“If you take the issue with the flexible rear wing, we certainly weren’t the only team to have that issue,” he said.

“But of course, when Mercedes started making noise about it, they weren’t worried about what Alfa were doing. They were only worried about whether we were getting a benefit, which we really weren’t. But there was a cost implication to changing that part which obviously hurt.

“It is however a great testament to the depth of our team that we can respond to changes and is a great example of when our team is put in a corner we can come out fighting and continue to be just as competitive.” 

shares
comments

Related video

How sim racing gave Verstappen the assurance he needed after 51G shunt

Previous article

How sim racing gave Verstappen the assurance he needed after 51G shunt

Next article

Alpine explains why it has burned through F1 exhaust allocation

Alpine explains why it has burned through F1 exhaust allocation
Load comments
Russian Grand Prix driver ratings Prime

Russian Grand Prix driver ratings

The 2021 Russian GP was decided by late-arriving rain that allowed some to climb and caused others to plummet. But the events which played out beforehand are equally significant when considering the all-important driver ratings

The "blind faith" Mercedes call that won Hamilton his 100th F1 race Prime

The "blind faith" Mercedes call that won Hamilton his 100th F1 race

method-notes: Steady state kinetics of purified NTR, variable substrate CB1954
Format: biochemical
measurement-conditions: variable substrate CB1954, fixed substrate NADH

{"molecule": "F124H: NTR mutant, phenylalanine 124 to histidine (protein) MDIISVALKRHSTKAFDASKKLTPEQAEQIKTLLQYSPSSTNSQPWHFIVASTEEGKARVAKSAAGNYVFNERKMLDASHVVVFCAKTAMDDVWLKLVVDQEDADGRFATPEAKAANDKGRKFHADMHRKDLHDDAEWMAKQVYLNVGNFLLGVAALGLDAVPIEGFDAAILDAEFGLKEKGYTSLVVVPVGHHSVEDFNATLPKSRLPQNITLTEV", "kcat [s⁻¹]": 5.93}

Until rain turned the Russian Grand Prix on its head in the closing stages, Lando Norris was set to convert his first Formula 1 pole position into a maiden win. But having recovered well from being shuffled back at the start, Hamilton and his Mercedes team called the changing conditions spot-on for a landmark 100th F1 victory

Why momentum is again behind Australia's aces Prime

Why momentum is again behind Australia's aces

At the Italian Grand Prix Daniel Ricciardo turned around a troubled F1 season and, in F2, Oscar Piastri demonstrated once again that he is a potential star of the future. BEN EDWARDS weighs up the prospects of F1 having two Australian stars

Formula 1
Sep 26, 2021
The tough balancing act facing Schumacher’s Netflix film producers Prime

The tough balancing act facing Schumacher’s Netflix film producers